Sunday, October 27, 2019

So many confusions

In the current the New Yorker, Adam Gopnik writes "We Built This City: What we can learn from a long-reviled master of 'urban renewal" which is a long-winded review of Lizabeth Cohen's Saving America's Cities: Ed Logue and the Struggle to Renew Urban America in the Suburban Age. (which I have not read). Gopnik is seemingly perplexed and ends this way: "What aspects of Ed Logue's legacy do we really want to revive? Essentially it's the intentions not the edifices."

The review meanders between discussions of projects that Logue was involved with and very general discussions of cities. The discussions do not mesh because the problem of scale is not addressed.

More than anyone, Sandy Ikeda has pointed out that Jane Jacobs' criticisms of planners (like Logue) is that they did not pay adequate attention to the fact that cities are beyond the design capabilities of humans. "Intricate minglings of different uses in cities are not a form of chaos, On the contrary, they represent a complex and highly developed form of order." (Jacobs, 1961). Could Hayek have said it any better?

We are indebted to clever designers for creating almost anything within reach. But their human capabilities only scale up so far. City planners (and many others, especially their architect colleagues) simply presume that their design skills can be scaled up and up. Alain Bertaud recently published Order without Design: How Markets Shape Cities. Precisely.

Bertaud notes (p. 7). "Some urban regulations are indispensable. I only advocate periodically auditing urban regulations to eliminate the ones that are irrelevant and malignant." Yes. The folks in City Hall can do nothing about climate change which is a global commons. But they can posture and grandstand. Trouble is that this is not an innocent error. Road diets can kill people.

Monday, October 07, 2019

Near and Far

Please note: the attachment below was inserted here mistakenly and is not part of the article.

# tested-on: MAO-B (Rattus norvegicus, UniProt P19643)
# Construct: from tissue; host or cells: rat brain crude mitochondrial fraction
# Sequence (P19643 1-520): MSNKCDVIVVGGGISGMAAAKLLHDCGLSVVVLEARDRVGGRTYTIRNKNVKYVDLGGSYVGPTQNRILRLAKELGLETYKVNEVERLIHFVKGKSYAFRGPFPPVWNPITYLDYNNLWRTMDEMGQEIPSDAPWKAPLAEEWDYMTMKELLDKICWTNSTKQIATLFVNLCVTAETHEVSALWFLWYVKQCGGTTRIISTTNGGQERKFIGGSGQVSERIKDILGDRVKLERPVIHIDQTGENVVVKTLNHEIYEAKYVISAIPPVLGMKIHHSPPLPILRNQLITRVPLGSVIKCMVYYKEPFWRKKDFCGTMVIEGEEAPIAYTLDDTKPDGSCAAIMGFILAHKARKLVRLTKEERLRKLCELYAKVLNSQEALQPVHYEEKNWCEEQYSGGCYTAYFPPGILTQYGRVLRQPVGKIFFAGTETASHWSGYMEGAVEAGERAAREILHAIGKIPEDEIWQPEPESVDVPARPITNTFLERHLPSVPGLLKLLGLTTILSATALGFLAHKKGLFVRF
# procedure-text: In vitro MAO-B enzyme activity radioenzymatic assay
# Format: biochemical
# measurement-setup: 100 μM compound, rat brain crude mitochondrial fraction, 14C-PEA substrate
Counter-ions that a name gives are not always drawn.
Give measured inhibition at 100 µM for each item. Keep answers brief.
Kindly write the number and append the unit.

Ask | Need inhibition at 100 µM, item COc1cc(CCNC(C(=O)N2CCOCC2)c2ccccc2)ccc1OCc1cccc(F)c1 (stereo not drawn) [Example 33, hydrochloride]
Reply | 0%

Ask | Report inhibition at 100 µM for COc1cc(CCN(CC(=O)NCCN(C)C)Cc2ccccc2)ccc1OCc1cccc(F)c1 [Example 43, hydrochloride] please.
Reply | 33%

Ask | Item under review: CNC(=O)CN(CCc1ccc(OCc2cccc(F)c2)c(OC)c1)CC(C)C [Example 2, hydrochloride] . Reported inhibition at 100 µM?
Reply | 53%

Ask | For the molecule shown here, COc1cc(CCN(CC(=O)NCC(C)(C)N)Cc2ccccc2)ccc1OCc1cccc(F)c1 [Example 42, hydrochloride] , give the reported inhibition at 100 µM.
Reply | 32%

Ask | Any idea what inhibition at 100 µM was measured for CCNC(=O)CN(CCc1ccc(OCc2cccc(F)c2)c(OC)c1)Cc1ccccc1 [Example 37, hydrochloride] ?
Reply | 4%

We know that information is crucial, complex and dispersed. This is why there are ubiquitous information markets. We are all on a mission to seek out, not just data and not just information, but also key ideas. We start with hunches re what ideas matter to us and where to look find them. Just hunches. They are the place to start.

Many ideas are best transmitted person-to-person in conversations. This is complicated: tacit information that is not easily articulated, let alone encoded and emailed. Person-to-person interactions include the added benefit, aiding the development and cultivation of essential trust relationships.

These are fairly clear points, but they have been challenged by death-of-distance enthusiasts. The cities (metropolitan areas) are clearly spreading out -- and will continue to do so. I have mentioned before that none of this is paradoxical. The complex location problem addressed by businesses and people involves finding the right blend of interaction partners and interaction modes and distances. If you solve for the equilibrium that is best for you, you will find that you have contacts as well as correspondents near and far.

This morning's WSJ includes Andy Kessler's "An Investment Tip from Mr. ZIP"  He concludes this way:
The future is always fuzzy. Like horseshoes and hand grenades, you only have to be close. Get in the ZIP Code where the wind’s blowing, and watch things fly.
ZIPs can be fairly big. Kessler does not suggest Manhattan or Hong Kong or Tokyo crowding. But it is not death-of-distance either. It allows for agglomeration near as well as far. Both.


City growth is at the edges. It's a very old trend but ignored by many living in a data-free world.